If your female dog is not spayed or “fixed” as a lot of people refer to it as, she could become pregnant. In fact, if your dog spends a lot of time outdoors you may not be aware of when she is in heat and next thing you know your dog may be pregnant. While you will need to seek care for your dog if she is pregnant, there are some signs that you can look for at home to help determine if your dog is in need of a trip to the veterinarian for an ultrasound.
There are some very common signs that your dog is pregnant and these include but are not limited to:
- Your dog isn’t as active as usual and when she is active, she tires very easily
- Your dog’s behavior has undergone some changes, including being more aggressive about her territory
- Your dog doesn’t want to be with people or animals as much as usual, she seems to want her own space
- You’ve seen a decrease in her appetite or she just doesn’t seem as interested in food as usual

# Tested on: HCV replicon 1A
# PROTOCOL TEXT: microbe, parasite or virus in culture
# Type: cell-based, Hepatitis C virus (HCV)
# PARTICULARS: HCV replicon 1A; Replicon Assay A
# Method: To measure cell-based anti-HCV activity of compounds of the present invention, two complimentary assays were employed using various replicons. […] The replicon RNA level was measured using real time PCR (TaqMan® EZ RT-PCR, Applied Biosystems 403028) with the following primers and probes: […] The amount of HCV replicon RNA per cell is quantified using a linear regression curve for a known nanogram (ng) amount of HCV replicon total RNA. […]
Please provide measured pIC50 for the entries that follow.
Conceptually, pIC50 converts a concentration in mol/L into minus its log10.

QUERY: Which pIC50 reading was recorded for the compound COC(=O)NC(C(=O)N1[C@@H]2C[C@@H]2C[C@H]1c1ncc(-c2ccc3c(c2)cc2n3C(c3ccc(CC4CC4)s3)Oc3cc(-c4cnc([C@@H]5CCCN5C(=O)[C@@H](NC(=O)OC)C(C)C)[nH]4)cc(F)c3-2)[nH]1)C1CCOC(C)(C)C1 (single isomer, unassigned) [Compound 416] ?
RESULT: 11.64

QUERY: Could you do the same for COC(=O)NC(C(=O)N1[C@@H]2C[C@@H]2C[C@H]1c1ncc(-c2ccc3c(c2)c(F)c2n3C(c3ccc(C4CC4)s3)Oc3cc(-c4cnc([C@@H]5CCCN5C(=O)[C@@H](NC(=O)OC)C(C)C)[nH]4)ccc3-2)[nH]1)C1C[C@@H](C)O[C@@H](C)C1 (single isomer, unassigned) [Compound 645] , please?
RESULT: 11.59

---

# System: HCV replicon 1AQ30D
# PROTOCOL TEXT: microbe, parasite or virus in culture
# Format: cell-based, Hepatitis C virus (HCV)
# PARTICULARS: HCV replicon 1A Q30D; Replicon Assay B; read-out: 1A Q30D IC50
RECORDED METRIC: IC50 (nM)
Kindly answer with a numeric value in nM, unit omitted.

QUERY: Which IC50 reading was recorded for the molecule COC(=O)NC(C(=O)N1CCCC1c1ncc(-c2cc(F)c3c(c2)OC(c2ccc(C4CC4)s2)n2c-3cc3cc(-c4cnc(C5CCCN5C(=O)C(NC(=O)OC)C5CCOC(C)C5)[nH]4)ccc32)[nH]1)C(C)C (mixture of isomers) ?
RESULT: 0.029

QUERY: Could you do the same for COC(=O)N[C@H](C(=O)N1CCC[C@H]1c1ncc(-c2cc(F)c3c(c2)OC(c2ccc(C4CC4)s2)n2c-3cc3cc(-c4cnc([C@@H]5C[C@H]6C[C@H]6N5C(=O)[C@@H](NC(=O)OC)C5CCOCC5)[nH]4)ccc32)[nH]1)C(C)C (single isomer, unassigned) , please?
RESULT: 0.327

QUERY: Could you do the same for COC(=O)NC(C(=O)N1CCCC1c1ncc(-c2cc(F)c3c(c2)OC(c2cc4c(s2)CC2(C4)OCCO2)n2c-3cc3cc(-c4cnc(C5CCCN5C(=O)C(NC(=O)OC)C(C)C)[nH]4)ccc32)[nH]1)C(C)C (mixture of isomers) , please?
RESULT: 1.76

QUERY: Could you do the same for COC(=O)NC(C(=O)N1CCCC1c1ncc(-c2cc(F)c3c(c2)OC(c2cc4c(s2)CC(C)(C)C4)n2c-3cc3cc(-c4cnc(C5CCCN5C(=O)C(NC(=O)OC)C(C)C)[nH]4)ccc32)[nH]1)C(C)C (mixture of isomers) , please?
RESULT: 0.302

- As time goes on you will notice an increase in appetite as her caloric need increases
- Her nipples are much larger
- She is sleeping a lot and has an expanding mid-section
These are all great indicators that your dog is or may be pregnant. If your dog has just one of these symptoms she may not be pregnant, but when you put more than two or three of these symptoms together it is a good idea to get her to the vet and start preparing your home for the arrival of two to 10 pups, depending on the breed of your dog!
If your dog is digging around and appears to be trying to create a safe place for her and her pups you can be sure that her little ones are on the way. At this point your dog is likely very tired, more moody than normal, and quite hungry! If you are going to allow your dog to give birth indoors you will want to provide her with a few old blankets in a quiet area of the house, otherwise you may come home to your sofa cushions being torn apart!